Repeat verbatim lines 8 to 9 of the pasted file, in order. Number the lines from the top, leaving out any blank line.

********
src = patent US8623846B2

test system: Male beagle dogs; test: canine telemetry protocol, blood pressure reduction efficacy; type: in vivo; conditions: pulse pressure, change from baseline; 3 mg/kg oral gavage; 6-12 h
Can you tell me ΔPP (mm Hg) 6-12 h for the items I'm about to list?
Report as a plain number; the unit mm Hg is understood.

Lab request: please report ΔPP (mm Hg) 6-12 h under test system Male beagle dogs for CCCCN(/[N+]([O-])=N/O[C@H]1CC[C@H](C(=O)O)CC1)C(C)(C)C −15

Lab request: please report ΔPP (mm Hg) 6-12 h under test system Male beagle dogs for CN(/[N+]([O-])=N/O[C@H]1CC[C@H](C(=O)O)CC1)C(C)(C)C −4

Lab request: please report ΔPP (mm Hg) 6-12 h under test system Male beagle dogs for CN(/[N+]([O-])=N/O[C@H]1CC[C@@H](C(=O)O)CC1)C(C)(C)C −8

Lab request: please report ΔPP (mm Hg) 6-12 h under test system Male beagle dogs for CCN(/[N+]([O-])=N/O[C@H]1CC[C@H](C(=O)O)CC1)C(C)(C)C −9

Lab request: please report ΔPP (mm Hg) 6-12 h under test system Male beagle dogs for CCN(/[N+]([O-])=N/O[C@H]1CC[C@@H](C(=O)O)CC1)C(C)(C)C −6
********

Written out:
Lab request: please report ΔPP (mm Hg) 6-12 h under test system Male beagle dogs for CCN(/[N+]([O-])=N/O[C@H]1CC[C@H](C(=O)O)CC1)C(C)(C)C −9

Lab request: please report ΔPP (mm Hg) 6-12 h under test system Male beagle dogs for CCN(/[N+]([O-])=N/O[C@H]1CC[C@@H](C(=O)O)CC1)C(C)(C)C −6